Two wire serial bus for range 20-30m?

Hi,

I have several arduinos with sensors around an area, and I have a 4 wire cable going around for power and communication. I need to communicate everything with a central computer with no additional ICs and no additional cable.

Speed is not an issue and I am using only 3-4 pins from each one.

At first, i2c seems like the perfect solution, but I know it's intended for communication inside equipments, within very short range. I've been aware that I can increase i2c range by lowering frequency, but haven't tried because seems like the Wire library has no easy setting for this.

So, any way I can actually use i2c for this, or any other standard that' s compatible and would fit?

why not just go for rs232 type solution. Hook up all ardus on rs232 serial and run it on that. Ok because you only have vcc, gnd, rx, tx available, you cannot have handshaking by hardware. So do it on software. Just make sure that only one ardu at time speaks and others listen.

Well I would do this with xbee radio modems but like you said that you don't want to have more hw. 20-30 m should be easy for rs232 type solution.

I used to run 9600bps over 50 meters without problems

--jp

google keywords "iic long distance" yield this as the first link
http://ics.nxp.com/products/i2chubs/

Eberhard

If you want a multi-device serial BUS and not point to point serial RS232... you want to look at RS485.

..., and I have a 4 wire cable going around for power and communication. I need to communicate everything with a central computer with no additional ICs and no additional cable.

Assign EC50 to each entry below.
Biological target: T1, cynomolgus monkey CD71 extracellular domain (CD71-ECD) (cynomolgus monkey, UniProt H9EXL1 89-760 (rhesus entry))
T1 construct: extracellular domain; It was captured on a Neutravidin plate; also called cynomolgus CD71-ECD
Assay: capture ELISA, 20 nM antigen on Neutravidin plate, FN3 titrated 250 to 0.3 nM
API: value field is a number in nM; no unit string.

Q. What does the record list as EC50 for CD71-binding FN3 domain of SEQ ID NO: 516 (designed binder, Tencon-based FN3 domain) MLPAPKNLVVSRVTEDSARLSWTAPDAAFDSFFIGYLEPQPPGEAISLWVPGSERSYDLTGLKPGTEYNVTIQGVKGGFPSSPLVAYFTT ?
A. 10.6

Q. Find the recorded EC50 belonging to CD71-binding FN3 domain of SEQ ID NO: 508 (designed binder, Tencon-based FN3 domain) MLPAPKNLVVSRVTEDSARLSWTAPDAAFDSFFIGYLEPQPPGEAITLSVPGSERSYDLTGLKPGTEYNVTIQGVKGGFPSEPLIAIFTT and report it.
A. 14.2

You may have constrained the solution so much that the only answer available is the USART.

I have not tried this yet, but I am planning to loop the Tx of board 1, into the Rx of board 2, then the Tx of board 2 into the Rx of board 3, and so on.

Thoughts for flow control are:

  • go so slowly that there is no need for flow control (?), and
  • use a digital output to handshake with the upstream board.

If you would get some chips, go with pwillard and use RS485 drivers. They are pretty low-cost.

HTH
GB-)

https://www.distrelec.com/ishopWebFront/catalog/product.do/para/keywords/is/P82B715PN,P82B715PN,NXP,I²C_Bus_Circuits_DIL-8,I²C_Bus_Peripheral_Circuit/and/language/is/en/and/shop/is/NL/and/series/is/1/and/id/is/01/and/node/is/DC-48735/and/artView/is/true/and/productNr/is/649003.html

bought 4 of these, now 20 m is no problem anymore.

https://www.distrelec.com/ishopWebFront/catalog/product.do/para/keywords/is/P82B...

bought 4 of these, now 20 m is no problem anymore.

Nice. Please tell us how things turn out.
I've never used those before (I'd have used RS485 drivers) so those will be very interesting to me.

GB

I use common or garden serial and software serial for communication between 4 arduinos (4 wires for power and comms) and distances of around 50 metres. Cheap and it works.

I use common or garden serial and software serial for communication between 4 arduinos and distances of around 50 metres. Cheap and it works.

Doh! :-[
Especially when there is a common ground (in the cable) and apparently plenty of pins.

Sorry fredlaatnaarbed.

GB-(